It was great to read positive comments on my proposed project of pinhole photography. As a high school math teacher, it would be great to come up with projects that incorporate core content such as algebra, geometry, advanced algebra, trigonometry, calculus, and statistics with making. There have always been generic projects where students can build or make something that help students understanding of singular math concepts, but can’t think of projects that would satisfy the 8 elements of a good project described by Martinez.
One of the issues, in my opinion, is the vast amount of material we need to cover in a high school course. In order to cover all the content, for example, in Algebra 1, I need to devote most every day to a lesson, review, practice, or assessment. There is insufficient time to incorporate a project of any real magnitude in a course, unless I can take time away from another component of a course. I suppose I could dispense with textbook mentality of teaching content. I have always thought that I could teach the same material using project-based curriculum. To my knowledge, there isn’t a textbook or workbook that uses this type of teaching and learning. It would be great to see one. Maybe there is.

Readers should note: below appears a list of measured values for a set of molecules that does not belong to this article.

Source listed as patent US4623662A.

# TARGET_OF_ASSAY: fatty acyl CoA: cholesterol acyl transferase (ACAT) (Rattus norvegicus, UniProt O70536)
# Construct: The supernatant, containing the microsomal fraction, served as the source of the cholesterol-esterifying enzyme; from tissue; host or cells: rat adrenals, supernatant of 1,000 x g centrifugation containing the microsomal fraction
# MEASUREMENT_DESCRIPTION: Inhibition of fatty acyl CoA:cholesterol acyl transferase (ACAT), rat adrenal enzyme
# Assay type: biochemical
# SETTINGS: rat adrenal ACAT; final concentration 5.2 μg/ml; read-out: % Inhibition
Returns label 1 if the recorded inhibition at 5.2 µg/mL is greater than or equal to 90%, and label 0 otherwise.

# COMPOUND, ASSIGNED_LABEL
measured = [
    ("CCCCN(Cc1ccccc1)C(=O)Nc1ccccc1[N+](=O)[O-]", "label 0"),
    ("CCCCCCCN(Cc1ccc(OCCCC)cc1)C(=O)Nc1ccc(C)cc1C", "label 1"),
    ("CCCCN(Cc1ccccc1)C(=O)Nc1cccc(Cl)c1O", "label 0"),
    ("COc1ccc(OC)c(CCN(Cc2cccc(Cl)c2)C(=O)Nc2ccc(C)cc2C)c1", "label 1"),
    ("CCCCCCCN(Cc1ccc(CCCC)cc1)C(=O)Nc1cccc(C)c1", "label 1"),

That is one of the reasons for describing a pinhole photography project, because not only are they “making” a pinhole camera that works, they will be learning all the aspects of photography like developing film, making prints, using the darkroom, understanding about exposure and composition, and many more aspects of a wet darkroom photography class. Not just make a camera that works. I know I described this in my blog, but students will really understand the basics of photography. And yes, there is math, science, history, and art in photography too. This project can really be a course in high school, there is that much content. The pinhole camera project is a way of “making” in photography class, but it is the basis of a course. I have used this project in my darkroom photography classes in the past and it has worked wonderfully. Students are amazed at the simplicity of making an image. You don’t need a high-tech camera (digital or film) to create an image. I have taught two versions of this project. Make a camera that uses photo paper to create an image, and make a camera that uses film to create an image. It is very difficult to make a film pinhole camera work properly. I have never had a student succeed with that part. It requires determination, patience, and growth mindset. Someday I will have a student succeed because they will have these characteristics, and it will be great.
I need to work on creating projects that I can incorporate in my math classes. I will try to research this too.